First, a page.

get a 10 or 20 inch/pound resistance feel. No actual torque wrench measurement is really needed at this
stage. That will be saved for the final assembly.

Ring gear assembly is in and the wheel adjusters are in place. In the past, on the right side, I have used a thick
washer plate of about .100" to prevent the wheel from going too deep and bottoming out but that is not
the case here as I discovered. No washer plate will be needed.

Right side...full thread engagement with some room to allow adjustment.

Left side...minimal thread engagement. It's a good thing that this "left side" sees less axial strain than the right.

Minor clearancing will have to be done. I'll trim the flanged bolt here as shown with the file tip.

It's contacting the overcasted material as shown above. A flapper wheel will smooth it out beautifully.

Ring gear assembly is out and now the flapper wheel has easy access here.

The other side is not as bad.

The flapper wheel took care of the bad lip easily enough.

And the side was smoothed out a little more.

The bolts were tightened to 75 ft/lb and marked where they needed to be flappered a little.


....back to 75 ft/lbs....

perfect. Lots of clearance now.


And the overcasted area is no longer an issue.

Now that the ring gear can actually turn without interference, the pattern can be checked. This is the drive side.
Looks good.

Coast side. Appears deep and harsh contact in the root. These 390 gears are used with many miles on them and
apparently saw loosey goosey bearings in the past and the result is shown here. That will disappear with
time as it re-establishes the original wear pattern.

Drive side on the pinion tooth. Looks good.

Drive side. Reverse painted.

Coast ....reverse painted.

When trying to load the 3rd into the axle housing this wheel adjuster will probably cause some grief requiring the
axle housing opening to be "relieved" where this wheel would normally contact.

But I think I can save Mike some grinding time by substituting an "ARB wheel" and grinding the 2 corners down.

THe ARB wheel is much thinner to start with.

But before that can be done, the pinion end of things has to be final assembled.....solid collar and
new triple drilled flange.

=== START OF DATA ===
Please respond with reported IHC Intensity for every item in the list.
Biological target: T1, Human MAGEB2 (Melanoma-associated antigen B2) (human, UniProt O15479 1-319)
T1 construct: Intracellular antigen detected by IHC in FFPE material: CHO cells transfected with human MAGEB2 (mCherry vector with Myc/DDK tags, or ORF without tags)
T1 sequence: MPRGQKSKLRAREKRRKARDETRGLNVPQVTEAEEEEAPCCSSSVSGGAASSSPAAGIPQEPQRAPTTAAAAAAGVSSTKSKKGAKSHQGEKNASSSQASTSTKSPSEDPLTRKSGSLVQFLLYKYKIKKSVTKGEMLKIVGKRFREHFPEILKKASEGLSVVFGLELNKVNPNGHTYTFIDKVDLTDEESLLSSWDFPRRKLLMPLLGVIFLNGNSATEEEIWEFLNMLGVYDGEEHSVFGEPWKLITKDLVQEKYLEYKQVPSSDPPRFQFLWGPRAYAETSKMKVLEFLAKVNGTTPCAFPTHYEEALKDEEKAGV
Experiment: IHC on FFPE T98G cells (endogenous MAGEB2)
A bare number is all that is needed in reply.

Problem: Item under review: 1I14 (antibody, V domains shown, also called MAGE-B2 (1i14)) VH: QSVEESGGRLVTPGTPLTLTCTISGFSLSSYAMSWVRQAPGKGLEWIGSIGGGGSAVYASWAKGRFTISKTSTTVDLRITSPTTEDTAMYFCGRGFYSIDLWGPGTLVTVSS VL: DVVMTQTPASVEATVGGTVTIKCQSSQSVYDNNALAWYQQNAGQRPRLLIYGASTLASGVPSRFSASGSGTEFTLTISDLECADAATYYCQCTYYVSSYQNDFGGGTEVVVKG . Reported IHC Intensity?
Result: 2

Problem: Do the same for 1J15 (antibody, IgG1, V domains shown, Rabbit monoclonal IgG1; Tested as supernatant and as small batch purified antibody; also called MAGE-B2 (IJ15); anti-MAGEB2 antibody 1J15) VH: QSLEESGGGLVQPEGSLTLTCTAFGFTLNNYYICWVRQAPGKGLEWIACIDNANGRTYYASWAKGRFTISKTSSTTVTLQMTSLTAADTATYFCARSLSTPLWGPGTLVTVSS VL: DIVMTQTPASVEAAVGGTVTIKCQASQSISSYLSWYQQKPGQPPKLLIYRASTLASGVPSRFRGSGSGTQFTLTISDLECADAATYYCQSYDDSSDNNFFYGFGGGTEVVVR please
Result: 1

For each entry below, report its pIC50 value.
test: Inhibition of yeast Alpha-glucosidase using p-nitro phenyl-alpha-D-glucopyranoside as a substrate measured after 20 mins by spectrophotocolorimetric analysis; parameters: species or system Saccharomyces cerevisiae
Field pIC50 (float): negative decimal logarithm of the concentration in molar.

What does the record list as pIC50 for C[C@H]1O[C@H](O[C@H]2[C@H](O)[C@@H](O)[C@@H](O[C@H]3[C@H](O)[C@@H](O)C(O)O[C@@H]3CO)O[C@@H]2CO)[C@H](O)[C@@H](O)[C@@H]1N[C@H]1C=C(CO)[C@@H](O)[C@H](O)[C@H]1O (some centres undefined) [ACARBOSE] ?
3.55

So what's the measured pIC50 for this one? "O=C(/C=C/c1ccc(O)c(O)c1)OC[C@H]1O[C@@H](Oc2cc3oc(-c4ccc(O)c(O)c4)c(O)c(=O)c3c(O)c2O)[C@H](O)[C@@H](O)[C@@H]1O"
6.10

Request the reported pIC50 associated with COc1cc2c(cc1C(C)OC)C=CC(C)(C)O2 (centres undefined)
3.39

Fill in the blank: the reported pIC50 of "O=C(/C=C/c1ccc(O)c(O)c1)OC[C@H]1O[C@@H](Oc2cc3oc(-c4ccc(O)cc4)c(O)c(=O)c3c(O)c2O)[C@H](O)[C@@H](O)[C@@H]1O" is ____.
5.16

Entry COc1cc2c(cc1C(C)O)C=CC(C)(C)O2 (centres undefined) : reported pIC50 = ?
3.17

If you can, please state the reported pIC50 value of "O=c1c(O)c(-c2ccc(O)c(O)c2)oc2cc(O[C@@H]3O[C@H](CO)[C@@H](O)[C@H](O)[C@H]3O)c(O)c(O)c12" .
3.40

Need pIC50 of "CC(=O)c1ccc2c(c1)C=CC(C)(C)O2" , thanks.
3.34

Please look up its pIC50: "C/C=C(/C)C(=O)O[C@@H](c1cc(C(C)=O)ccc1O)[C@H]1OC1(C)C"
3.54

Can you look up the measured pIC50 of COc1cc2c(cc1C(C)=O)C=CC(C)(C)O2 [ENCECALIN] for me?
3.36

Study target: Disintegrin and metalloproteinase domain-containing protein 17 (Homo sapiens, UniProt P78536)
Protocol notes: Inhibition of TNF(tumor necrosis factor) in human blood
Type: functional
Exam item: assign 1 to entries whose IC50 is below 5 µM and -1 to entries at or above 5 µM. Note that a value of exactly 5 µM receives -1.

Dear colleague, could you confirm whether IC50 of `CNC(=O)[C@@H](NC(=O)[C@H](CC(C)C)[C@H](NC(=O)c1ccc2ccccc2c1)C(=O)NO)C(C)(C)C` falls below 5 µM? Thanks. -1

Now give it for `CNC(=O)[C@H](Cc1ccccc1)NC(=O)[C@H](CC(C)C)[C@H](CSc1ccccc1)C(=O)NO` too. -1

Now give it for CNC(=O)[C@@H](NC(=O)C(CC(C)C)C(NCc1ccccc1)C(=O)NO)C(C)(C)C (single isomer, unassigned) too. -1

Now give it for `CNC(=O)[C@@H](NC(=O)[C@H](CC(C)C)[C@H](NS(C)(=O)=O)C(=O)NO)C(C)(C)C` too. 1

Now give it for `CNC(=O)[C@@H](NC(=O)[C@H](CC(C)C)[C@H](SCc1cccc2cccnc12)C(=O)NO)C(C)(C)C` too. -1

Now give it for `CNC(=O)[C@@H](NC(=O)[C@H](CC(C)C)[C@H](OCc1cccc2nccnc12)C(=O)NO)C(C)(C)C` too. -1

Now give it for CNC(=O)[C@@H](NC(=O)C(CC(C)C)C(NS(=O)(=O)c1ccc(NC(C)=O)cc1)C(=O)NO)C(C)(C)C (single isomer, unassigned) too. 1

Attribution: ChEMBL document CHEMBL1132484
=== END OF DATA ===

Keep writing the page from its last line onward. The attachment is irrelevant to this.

I skipped a few steps but found that the 2.371" collar and a .019" shim did the trick.

A new oem 90311-38047 seal will be used.

Lots of anti-seize.

Final PPL measured at 8 in/lb start torque.

DING and this end is done.

Before the ARB wheel could be clearanced, everything had to be set....backlash....and carrier bearing pre-load.
With the wheel in the final known position, I could mark it and flapper wheel it to make the sharp edges go
away....and here's the result.

...the other side. Now to re-assemble the ring gear end....

....As seen here, the wheel on the other side is a no-issue......

...and the problem wheel looks A-OK. Looks like it will clear like a gem.

Mike will not have to do any grinding I can see.


Bearing cap bolts are final checked for 75 ft/lb and all is good. Not visible in the pic but the flange lips on
the bolts is in perfect alignment to never hit the LSD case.


Ring gear has the proper amount of resistance to turning....but the best way to make sure is to actually measure it.

The total preload to turn BOTH the pinion bearings and carrier bearings is 15 in/lb. The measured pinion preload
alone is 8 in/lb so, doing the math, 15-8= 7 in/lb CBPL.

Backlash was measure in 18 places around the ring (it's in the notes at the bottom).....minimum backlash measured
right at .006" and the max measured at .007"...very unusual for only a .001" variance.

Blue locktite and 10 ft/lb.

One last clearance check.


One final pattern check....DRIVE.


Measured specs are dremeled on the ring gear.

Now to box it up in the tote and back to Mike. :)